The LDAP directory has a PGP secured mail gateway that allows users to safely and conveniently effect changes to their entries. It makes use of PGP signed input messages to positively identify the user and to confirm the validity of the request. Furthermore it implements a replay cache that prevents the gateway from accepting the same message more than once.
There are three functions logically split into 3 separate email addresses that are implemented by the gateway: ping, new password and changes. The function to act on is the first argument to the program.
Error handling is currently done by generating a bounce message and passing descriptive error text to the mailer. This can generate a somewhat hard to read error message, but it does have all the relevant information.
PingThe ping command simply returns the users public record. It is useful for testing the gateway and for the requester to get a basic dump of their record. In future this address might 'freshen' the record to indicate the user is alive. Any PGP signed message will produce a reply.
New PasswordIf a user loses their password they can request that a new one be generated for them. This is done by sending the phrase "Please change my Debian password" to email@example.com. The phrase is required to prevent the daemon from triggering on arbitrary signed email. The best way to invoke this feature is with
echo "Please change my Debian password" | gpg --clearsign | mail firstname.lastname@example.orgAfter validating the request the daemon will generate a new random password, set it in the directory and respond with an encrypted message containing the new password. The password can be changed using one of the other interface methods.
ChangesAn address (email@example.com) is provided for making almost arbitrary changes to the contents of the record. The daemon parses its input line by line and acts on each line in a command oriented manner. Anything, except for passwords, can be changed using this mechanism. Note however that because this is a mail gateway it does stringent checking on its input. The other tools allow fields to be set to virtually anything, the gateway requires specific field formats to be met.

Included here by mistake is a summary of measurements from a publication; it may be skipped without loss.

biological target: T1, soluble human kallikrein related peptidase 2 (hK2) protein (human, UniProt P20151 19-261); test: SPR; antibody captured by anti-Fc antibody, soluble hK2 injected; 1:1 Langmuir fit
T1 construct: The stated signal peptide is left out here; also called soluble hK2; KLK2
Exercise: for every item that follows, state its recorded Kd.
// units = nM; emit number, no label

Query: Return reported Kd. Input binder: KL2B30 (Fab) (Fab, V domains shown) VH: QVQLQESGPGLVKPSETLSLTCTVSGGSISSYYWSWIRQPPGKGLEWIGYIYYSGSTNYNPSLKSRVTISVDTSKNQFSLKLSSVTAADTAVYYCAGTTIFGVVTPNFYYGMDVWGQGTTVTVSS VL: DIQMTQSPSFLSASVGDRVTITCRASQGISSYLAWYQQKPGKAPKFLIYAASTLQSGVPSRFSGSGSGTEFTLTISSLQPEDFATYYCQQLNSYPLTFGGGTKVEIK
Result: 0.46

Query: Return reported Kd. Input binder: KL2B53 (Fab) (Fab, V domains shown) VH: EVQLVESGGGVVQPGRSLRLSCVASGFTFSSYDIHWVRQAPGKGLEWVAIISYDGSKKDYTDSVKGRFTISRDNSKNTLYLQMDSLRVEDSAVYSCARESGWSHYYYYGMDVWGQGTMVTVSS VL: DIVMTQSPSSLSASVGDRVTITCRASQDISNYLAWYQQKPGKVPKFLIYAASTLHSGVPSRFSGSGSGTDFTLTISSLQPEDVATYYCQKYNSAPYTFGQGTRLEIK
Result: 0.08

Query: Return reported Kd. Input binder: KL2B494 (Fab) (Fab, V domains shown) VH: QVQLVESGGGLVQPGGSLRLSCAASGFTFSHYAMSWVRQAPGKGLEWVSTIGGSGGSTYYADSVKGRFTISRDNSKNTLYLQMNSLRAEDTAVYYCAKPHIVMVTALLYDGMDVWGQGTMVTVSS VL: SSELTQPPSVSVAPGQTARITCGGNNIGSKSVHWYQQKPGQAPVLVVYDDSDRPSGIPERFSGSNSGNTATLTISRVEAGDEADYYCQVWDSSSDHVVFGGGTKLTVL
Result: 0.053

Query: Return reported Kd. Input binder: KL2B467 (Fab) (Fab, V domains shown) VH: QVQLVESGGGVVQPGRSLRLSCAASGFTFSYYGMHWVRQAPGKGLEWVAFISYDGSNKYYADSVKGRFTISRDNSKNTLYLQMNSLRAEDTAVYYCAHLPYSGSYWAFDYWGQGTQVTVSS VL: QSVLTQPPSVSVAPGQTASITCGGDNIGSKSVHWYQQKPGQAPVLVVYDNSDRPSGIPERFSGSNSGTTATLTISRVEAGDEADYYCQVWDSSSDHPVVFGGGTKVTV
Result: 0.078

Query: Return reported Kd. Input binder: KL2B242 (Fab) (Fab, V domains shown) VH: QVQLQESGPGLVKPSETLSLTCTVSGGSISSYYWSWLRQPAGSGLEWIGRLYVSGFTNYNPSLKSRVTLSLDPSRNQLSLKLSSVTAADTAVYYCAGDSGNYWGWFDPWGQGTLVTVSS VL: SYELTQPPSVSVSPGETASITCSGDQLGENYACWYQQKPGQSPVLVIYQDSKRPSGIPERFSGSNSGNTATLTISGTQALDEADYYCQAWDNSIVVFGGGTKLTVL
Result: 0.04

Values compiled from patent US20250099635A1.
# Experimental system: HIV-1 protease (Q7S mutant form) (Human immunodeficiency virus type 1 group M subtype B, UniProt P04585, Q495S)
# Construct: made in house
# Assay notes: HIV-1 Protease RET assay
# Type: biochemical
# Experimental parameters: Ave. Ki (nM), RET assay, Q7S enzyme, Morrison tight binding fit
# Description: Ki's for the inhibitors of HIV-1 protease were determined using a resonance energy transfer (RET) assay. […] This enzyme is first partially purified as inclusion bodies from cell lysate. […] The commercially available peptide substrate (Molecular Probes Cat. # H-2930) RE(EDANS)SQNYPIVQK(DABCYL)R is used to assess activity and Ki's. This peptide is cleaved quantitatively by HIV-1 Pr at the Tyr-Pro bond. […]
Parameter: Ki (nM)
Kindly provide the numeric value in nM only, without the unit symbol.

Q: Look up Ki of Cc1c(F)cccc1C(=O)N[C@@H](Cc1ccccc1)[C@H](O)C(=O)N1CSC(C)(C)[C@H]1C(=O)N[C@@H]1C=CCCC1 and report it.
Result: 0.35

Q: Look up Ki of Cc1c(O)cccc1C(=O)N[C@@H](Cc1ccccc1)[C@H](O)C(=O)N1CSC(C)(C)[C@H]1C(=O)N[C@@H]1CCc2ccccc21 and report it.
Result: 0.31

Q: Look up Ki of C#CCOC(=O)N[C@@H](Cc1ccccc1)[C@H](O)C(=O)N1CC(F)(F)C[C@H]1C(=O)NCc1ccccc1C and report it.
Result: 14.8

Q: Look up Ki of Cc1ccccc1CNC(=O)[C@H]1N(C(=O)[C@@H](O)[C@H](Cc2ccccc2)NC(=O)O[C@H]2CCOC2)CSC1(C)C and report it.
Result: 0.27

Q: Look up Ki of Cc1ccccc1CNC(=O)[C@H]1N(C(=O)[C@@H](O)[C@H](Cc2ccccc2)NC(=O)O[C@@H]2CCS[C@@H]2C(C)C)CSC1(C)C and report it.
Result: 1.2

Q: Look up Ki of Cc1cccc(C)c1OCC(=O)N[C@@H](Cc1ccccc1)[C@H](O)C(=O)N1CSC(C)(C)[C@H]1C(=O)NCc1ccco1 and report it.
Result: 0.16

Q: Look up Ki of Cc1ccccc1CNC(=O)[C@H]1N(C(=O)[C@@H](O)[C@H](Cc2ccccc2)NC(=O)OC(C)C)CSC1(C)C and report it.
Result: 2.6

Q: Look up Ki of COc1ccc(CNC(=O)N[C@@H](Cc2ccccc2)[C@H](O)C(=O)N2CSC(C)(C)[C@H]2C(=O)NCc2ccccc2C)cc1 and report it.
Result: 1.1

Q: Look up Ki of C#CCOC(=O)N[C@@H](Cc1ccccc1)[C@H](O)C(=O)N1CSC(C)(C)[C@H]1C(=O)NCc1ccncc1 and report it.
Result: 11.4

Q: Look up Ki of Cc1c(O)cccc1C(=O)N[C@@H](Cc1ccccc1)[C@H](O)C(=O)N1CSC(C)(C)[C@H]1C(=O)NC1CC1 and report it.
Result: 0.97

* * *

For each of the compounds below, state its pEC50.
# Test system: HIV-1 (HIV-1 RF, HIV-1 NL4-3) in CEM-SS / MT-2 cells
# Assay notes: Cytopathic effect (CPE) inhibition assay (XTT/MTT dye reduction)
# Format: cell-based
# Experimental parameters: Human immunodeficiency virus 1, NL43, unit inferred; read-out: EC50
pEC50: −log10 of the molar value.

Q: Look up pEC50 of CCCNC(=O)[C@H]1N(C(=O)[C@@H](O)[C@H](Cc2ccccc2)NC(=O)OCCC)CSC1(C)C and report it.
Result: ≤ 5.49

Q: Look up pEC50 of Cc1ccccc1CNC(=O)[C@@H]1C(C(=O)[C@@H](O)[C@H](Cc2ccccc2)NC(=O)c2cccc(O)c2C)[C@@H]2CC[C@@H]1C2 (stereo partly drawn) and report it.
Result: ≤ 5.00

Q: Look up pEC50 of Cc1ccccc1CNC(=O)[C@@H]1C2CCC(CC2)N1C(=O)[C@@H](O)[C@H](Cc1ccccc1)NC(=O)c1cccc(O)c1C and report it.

- A line of the form 'field: value' will change the contents of the field to value. Some simple checks are performed on value to make sure that it is not set to nonsense. You can't set an empty string as value, use del instead (see below). The values that can be changed are: c, l, facsimileTelephoneNumber, telephoneNumber, postalAddress, postalCode, loginShell, emailForward, jabberJID, ircNick, icqUin, onVacation, labledURI, birthDate (YYYYMMDD), mailDisableMessage, mailGreylisting (TRUE|FALSE), mailCallout (TRUE|FALSE), mailContentInspectionAction (markup|blackhole|reject) mailDefaultOptions (TRUE|FALSE), bATVToken, and VoIP
- A line of the form 'del field' will completly remove all occurrences of a field. Useful e.g. to unset your vacation status. The fields that can be deleted are: c, l, facsimileTelephoneNumber, telephoneNumber, postalAddress, postalCode, emailForward, onVacation, labeledURI, latitude, longitude, dnsZoneEntry, ircNick, jabberJID, icquin, sshRSAAuthKey, mailGreylisting, mailCallout, mailRBL, mailRHSBL, mailDisableMessage, mailWhitelist, mailContentInspectionAction, mailDefaultOptions, bATVToken, birthDate, jpegPhoto, VoIP
- The daemon has a special parser to help changing latitude and longitude
values. It accepts several common formats for position information and